Instructional Design for Vocabulary in Higher Ed (Part 1)
Part I: Tiers of Vocabulary and General Education
In many courses in higher education, we have a need for the students to learn a new set of vocabulary. Vocabulary words can be broken into three tiers (the following are the definitions from Bringing Words to Life, Beck, McKeown, and Kucan, 2013):
Tier One: Words typically found in oral language.
Tier Two: Wide-ranging words of high utility for literate language users.
Tier Three: Words limited to a specific domain.
While there are three (simple) tiers of vocabulary, and these are often depicted in a pyramid or a cake with three levels, I think the learning of vocabulary is much more complex than that, especially as a student acquires the very domain-specific vocabulary of their future career. I prefer to think of the tiers as a more complicated structure of garden tiers, where the plants from one tier might intermingle with other tiers as priorities shift for the learner.
Let’s assume that Tier 1 words are what a college student picks up in K-12 education. For solid instructional design of assessments (both formative and summative) in higher education, first consider whether the vocabulary should be learned at the level of Tier 2 or Tier 3. You might think of this as the difference between teaching to recognize a word and identifying some general connections to it or teaching to recall a word with specifics of function/definition.
As an example of this critical design thinking, let’s do a brief analysis for a set of biology vocabulary for a general education biology course:
Pay attention, because in this context of general education, the highest cognitive-level learning objectives do not occur at the highest vocabulary tier.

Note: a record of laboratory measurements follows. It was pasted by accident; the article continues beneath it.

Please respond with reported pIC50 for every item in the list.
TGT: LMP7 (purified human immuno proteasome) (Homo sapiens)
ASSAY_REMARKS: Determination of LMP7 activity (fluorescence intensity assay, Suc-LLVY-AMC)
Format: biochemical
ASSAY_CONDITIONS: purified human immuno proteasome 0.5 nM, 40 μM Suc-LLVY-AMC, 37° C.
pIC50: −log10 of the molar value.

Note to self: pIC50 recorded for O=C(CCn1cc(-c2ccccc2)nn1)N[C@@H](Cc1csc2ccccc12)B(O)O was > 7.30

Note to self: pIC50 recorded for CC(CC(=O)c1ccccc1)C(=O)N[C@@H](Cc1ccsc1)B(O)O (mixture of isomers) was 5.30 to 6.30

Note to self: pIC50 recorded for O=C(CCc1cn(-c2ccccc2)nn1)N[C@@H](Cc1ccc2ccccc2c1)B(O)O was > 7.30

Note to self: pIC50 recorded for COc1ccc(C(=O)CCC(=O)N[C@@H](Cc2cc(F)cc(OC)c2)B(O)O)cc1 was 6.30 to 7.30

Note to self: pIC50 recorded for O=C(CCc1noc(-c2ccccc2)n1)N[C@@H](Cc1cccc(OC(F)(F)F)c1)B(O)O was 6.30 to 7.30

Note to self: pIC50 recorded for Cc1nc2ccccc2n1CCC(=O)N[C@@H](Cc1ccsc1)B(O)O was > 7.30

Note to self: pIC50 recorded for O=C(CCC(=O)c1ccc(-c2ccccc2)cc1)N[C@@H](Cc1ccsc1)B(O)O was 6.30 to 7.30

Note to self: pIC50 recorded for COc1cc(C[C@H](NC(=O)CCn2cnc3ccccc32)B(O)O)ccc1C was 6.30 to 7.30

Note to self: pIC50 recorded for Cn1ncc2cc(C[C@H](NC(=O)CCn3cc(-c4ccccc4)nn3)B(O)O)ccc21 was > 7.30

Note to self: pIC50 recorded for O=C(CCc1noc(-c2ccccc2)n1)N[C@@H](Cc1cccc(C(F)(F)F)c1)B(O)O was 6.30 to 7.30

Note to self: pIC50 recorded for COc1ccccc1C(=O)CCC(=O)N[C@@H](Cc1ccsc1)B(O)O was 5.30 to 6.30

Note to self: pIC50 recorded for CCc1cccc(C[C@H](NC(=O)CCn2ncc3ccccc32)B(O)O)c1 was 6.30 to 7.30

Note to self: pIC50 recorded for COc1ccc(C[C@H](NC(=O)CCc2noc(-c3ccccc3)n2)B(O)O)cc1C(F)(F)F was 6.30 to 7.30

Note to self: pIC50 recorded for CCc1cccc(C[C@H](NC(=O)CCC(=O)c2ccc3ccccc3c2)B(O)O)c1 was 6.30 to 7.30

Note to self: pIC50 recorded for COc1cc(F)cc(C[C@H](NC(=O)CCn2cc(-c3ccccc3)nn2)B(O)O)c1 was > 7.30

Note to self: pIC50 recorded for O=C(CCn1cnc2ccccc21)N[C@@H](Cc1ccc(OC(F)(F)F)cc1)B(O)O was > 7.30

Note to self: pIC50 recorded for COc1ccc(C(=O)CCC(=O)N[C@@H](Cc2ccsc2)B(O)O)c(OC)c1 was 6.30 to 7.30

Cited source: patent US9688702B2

Tier 1 (words typically found in oral language): cell, virus
Most likely, college students already have common knowledge of how these two Tier 1 words are used in context, but they may lack specific details on how we differentiate between the words. For example, a student may understand both a cell and a virus to be very small structures in the body that carry genetic material but not understand the differences between them. In a college course, you may want to focus learning objectives for already-acquired Tier One vocabulary on differentiation of these words from other common language words, a deeper dive into the understanding of the word, or on how these words relate to other newly acquired higher-tiered vocabulary.
Example Learning Objectives:
- Compare the structures in a virus and a cell.
- List the types of cells.
- Identify the organelles that are often found in a cell.
Tier 2 (wide-ranging words of high utility for literate language users): nucleus, chromosome, chlorophyll
Even if this is a general education biology course, it is likely that students will hear, read, and use these Tier 2 words again during their lives. High-utility means we should try to help the student learn the words at a permanent recall/mastery level (understanding both definition and context). Learning objectives should be focused on definition (with relevance, like function), characteristics, and comprehension in context.